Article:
I was surprised to jump to Amazon.com just now and find the Ooma box as the top featured item. I’ve been using Ooma as my “land” line for about a year-and-a-half as a Beta tester and have been awaiting reports of improved sales of the VOIP boxes since they recently started promoting it for about half of the original $399 sticker price. I found it a bit ironic that it was featured alongside Amazon’s Kindle — which is so overhyped on the site and perpetually claimed to be “out of stock” ala recent Nintendo Wii marketing ploys.
When I first learned of Ooma, the idea of having a box at home through which to make phone calls (for free) and having access to messages online and via e-mail was intriguing. I do not have a personal land line and was tired of paying for Skype. I was using GrandCentral but wanted an alternative since cell reception at my house is so spotty. I was lucky to meet Andrew Frame, founder of Ooma, for a tour of Ooma’s HQ in Palo Alto in the summer of 2007, when I was an intern at the San Jose Mercury News (video below).
When I returned to Los Angeles, I signed up as a beta tester and was impressed with the quality, and loved having a phone number that I could remember (909-0090 nearly trumped the AT&T land line number I had when I first moved to LA — 669-9969). I’d recommend it to anyone who uses VOiP and incurs charges above and beyond ooma’s one-time-only charge for their Core system — now $219.90 at Amazon. If it means anything to you, Ooma still has the endorsement of the almighty Michael Arrington as well.
So is Ooma about to take off into the mainstream?
Or is it nearing its last gasp?
I’m not gonna say sorry Steve Jobs, but I”ve established long ago that I won’t play your games. All I wanted in the second generation iPhone was 3G and video support. Well today Jobs announced a slim, 8GB iPhone with GPS, 3G and a host of 2nd party applications at Apple’s Worldwide Developers Conference.
But I’ve had a phone for two years that works on AT&T’s 3G HSDPA network and shoots video that could be immediately uploaded to the internet. The iPhone tries to be a fully operational mini computer but does not even allow for simple cutting and pasting.
Sorry fanboys and girls, this is a joke. Jobs is just working his strategy and playing consumers for tools — I can only hope he adds video support this year, but chances are it will be longer than that, in an upgraded model that would inevitably carry on the sales model of buy-an-iPhone-every year, you fools.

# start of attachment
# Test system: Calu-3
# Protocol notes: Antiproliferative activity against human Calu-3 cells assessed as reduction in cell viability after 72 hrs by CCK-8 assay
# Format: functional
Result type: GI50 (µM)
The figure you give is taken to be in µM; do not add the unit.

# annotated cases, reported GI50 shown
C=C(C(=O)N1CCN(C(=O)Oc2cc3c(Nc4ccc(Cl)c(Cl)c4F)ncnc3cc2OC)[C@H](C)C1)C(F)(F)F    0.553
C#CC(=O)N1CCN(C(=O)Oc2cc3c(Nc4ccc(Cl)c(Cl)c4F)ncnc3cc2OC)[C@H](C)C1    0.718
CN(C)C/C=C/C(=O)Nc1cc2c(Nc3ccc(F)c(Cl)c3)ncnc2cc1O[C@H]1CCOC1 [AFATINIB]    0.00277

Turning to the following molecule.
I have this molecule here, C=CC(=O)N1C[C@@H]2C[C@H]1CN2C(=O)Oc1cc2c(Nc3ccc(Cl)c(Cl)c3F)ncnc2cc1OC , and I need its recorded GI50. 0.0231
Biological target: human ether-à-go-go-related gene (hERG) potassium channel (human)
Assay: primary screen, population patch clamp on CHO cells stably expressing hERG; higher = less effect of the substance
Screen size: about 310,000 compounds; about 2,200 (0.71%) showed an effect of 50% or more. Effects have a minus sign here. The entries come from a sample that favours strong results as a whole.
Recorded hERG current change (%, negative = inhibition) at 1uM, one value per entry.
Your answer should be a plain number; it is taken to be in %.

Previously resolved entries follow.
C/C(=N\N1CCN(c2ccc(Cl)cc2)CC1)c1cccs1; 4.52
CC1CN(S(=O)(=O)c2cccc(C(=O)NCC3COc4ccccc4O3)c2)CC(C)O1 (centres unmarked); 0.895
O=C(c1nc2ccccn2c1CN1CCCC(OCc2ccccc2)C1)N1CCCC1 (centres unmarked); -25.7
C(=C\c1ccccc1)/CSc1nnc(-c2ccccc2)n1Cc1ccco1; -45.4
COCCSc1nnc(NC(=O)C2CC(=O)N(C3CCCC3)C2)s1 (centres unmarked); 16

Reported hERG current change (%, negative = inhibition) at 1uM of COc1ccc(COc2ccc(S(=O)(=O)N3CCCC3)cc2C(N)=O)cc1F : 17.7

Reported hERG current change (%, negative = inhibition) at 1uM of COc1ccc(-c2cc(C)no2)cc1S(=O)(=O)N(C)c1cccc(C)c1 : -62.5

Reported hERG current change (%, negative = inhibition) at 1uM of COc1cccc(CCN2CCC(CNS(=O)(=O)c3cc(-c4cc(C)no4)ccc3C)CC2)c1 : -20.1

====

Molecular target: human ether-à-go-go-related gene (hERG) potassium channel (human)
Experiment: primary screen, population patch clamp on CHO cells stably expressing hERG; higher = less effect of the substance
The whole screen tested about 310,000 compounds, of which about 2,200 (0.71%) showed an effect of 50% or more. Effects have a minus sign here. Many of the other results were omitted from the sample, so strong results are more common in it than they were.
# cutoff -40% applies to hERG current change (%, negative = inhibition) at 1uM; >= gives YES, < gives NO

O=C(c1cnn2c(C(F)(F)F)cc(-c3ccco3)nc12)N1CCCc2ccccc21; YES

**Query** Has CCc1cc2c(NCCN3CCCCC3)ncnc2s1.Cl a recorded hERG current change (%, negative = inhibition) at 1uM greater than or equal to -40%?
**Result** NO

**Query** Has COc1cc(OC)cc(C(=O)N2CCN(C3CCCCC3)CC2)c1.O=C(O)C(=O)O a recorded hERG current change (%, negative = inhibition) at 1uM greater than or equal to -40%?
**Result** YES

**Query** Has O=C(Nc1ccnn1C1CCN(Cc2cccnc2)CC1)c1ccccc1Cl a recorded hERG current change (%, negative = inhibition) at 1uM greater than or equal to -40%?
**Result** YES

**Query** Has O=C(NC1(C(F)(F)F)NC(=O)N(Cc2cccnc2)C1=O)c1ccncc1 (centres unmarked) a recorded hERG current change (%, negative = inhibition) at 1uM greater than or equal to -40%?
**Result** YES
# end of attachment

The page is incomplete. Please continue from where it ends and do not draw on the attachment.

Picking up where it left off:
Now to seriously research and purchase either the Nokia N95 or Blackberry Bold 9000. Is there something else I should be looking at? Should I just stick to my LG CU500-v?
While browsing ESPN Mobile on my mobile phone, I’ve been hit lately with text ads teasing me to “Get WikiMobile on Your CU500!”
My first instinct was to clickthru. I love Wikipedia and use it all the time. I’ve contributed content. I’ve also donated to the Wikimedia Foundation, the non-profit that keeps the juggernaut wiki afloat. I’m also surprised I’ve never used it on my phone considering how adaptable it is to small text screens, ala Snap Previews WikiShots.
But when I click through, I see “Get Wikimobile, Cool Tool, $2.99 per month.” Now I am aware of a very cool-looking wiki production tool called WikiMobile sold from an EU based site. This is clearly different, as you can see from the teaser-text at right. Of course, the fact that I’m supposed to want to by $3 so I can find out who “Britney’s exes” were is where most 3G mobile-Web-browsing Americans are going to feel insulted. For me, its just depressing to confirm that the open source, mob-managed, infinitely free and user-supported Wikipedia is being exploited by AT&T.
Does AT&T’s WikiMobile have anything to do with Wikimedia other than abusing Wikipedia’s GNU license to republish the content for profit? I can’t find anything anywhere stating that Wikimedia is complicit in this agreement and/or receives a cut of the profits. Assuming that if it smells like bullshit and looks like it, it may as well darn be, I implore Wikimedia to make Wikipedia publicly available as optimized for the mobile Web. Hey Colbert, you got my back?
PostScript: While I do subscribe to AT&T Wireless, I am not a DSL customer and am not subject to those sketchy, infringing terms of service. That said, you’re welcome to terminate my service, T, if’n you really are that stupid.